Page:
Definitions for

**"Fractal geometry"**Submitted By The Authors While the classical Euclidean geometry deals only with objects which exist in integer dimensions, fractal geometry works with objects in non-integer dimensions, known as fractal dimensions. While Euclidean geometry is a description of lines, ellipses, circles, etc, fractal geometry is described in algorithims, or a set of instructions on how to create a fractal. More information is available at the fractal geometry main page.

the geometry of fractals; "Benoit Mandelbrot pioneered fractal geometry"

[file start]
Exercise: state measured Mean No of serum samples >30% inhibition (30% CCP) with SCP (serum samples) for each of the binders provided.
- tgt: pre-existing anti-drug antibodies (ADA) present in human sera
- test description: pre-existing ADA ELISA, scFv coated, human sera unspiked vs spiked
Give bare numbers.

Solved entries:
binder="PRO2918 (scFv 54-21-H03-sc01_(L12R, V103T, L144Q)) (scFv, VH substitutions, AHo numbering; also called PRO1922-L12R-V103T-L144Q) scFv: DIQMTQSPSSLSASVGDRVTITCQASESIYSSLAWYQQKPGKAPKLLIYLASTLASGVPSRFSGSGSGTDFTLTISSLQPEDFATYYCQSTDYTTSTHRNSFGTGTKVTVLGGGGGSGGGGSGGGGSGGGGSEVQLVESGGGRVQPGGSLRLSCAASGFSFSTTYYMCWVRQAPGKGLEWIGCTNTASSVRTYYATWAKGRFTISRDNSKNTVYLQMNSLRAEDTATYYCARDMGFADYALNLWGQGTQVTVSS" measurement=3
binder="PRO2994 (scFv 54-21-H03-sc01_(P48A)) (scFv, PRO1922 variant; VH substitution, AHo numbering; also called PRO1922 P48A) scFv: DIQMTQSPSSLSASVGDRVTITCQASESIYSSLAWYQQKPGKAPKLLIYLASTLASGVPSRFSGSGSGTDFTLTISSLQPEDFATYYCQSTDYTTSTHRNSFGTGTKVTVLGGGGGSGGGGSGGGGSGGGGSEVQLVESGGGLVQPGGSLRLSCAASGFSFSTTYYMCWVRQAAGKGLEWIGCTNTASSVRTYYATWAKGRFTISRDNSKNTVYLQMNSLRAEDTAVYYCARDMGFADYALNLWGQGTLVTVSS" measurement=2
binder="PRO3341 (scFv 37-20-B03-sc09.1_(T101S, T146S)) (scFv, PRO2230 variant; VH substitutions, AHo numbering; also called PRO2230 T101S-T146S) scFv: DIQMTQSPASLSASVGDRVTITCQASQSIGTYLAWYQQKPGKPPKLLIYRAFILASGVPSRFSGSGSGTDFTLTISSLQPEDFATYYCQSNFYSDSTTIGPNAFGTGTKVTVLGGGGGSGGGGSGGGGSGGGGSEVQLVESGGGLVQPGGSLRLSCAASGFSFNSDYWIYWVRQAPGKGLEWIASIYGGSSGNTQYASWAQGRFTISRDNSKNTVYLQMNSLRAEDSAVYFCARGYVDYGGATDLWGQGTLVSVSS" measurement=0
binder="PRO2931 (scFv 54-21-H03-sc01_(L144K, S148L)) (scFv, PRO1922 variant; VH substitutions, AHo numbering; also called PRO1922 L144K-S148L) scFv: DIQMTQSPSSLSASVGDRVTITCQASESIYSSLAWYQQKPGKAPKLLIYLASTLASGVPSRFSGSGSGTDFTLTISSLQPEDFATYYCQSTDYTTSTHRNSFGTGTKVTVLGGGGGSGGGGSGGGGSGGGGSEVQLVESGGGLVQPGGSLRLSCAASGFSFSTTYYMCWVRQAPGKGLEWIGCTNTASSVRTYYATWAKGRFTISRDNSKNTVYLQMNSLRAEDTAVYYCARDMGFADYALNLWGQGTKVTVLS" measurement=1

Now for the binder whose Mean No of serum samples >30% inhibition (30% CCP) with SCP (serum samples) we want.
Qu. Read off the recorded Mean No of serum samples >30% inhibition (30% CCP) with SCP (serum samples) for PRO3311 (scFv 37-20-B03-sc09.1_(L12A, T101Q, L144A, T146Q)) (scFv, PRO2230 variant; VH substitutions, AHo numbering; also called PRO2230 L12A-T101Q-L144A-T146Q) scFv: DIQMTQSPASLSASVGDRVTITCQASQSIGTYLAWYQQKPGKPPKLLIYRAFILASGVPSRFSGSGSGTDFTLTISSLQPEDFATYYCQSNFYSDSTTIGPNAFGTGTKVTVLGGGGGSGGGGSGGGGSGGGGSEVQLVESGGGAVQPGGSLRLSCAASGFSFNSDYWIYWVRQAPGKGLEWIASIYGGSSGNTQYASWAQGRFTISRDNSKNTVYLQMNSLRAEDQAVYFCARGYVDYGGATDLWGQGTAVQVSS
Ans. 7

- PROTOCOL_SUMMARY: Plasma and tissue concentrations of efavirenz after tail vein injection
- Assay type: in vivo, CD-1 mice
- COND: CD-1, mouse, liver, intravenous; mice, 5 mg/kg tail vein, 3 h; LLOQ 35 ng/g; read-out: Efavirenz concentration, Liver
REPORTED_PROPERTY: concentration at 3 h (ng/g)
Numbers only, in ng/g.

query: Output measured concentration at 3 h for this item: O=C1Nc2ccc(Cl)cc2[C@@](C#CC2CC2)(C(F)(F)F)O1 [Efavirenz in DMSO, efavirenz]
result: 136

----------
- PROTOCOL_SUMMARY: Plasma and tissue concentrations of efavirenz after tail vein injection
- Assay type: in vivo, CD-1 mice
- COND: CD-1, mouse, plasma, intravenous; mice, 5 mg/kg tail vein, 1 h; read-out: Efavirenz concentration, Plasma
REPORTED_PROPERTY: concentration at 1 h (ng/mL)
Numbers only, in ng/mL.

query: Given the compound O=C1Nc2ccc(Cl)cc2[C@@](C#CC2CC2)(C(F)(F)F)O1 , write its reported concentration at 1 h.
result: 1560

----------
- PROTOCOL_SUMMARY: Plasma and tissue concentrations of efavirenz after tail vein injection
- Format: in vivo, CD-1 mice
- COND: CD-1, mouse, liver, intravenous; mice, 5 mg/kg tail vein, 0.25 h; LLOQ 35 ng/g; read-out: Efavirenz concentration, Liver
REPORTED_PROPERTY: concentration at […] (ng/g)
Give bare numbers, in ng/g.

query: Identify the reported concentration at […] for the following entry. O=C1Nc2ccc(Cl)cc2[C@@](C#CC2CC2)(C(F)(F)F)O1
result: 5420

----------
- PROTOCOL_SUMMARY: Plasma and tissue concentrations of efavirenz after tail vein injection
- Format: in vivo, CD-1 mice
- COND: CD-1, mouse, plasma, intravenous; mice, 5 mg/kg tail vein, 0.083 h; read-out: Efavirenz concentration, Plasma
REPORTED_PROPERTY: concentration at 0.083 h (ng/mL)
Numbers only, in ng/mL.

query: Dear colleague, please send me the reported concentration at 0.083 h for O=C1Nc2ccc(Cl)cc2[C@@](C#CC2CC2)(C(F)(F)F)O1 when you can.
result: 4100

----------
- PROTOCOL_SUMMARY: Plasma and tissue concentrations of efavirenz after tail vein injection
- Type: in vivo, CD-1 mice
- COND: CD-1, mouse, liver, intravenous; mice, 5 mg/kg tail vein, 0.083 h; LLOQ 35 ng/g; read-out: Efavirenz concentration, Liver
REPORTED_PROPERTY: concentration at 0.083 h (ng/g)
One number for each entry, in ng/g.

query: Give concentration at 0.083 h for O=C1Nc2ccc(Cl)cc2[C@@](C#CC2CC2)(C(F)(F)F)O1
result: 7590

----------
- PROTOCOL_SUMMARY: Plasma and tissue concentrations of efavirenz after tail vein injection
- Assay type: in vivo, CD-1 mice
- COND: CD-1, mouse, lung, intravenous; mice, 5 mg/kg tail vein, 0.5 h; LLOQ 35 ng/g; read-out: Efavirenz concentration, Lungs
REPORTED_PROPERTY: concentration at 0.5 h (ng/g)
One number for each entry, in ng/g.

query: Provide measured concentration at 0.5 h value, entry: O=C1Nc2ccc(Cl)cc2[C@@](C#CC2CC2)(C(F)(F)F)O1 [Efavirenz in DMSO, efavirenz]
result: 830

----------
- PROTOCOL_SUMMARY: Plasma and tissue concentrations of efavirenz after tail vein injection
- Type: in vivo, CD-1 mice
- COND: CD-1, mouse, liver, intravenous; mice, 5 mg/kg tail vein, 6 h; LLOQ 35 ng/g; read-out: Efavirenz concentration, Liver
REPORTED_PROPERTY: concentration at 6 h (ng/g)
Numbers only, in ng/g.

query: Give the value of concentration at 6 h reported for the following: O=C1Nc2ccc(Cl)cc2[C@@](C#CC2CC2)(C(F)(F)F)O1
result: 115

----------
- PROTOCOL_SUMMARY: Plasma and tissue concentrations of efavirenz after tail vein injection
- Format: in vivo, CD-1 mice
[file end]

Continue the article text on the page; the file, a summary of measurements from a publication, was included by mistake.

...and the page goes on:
A nascent branch of mathematics named with a Latin word meaning irregular. Fractal geometry explores a world of crinkly convoluted shapes far removed from the straight lines and smooth curves of traditional Euclidean geometry. Fractal curves, produced by computer algorithms, bear striking resemblance to naturally occurring shapes (coastlines, clouds, etc.) and hence are extensively used to produce realistic computer graphics. The term "fractal" is also an abbreviation for "fractional dimension": the dimensions of fractal curves are not limited to integers. These curves are used to model chaotic phenomena appearing in such diverse fields as music, financial markets, and natural topology.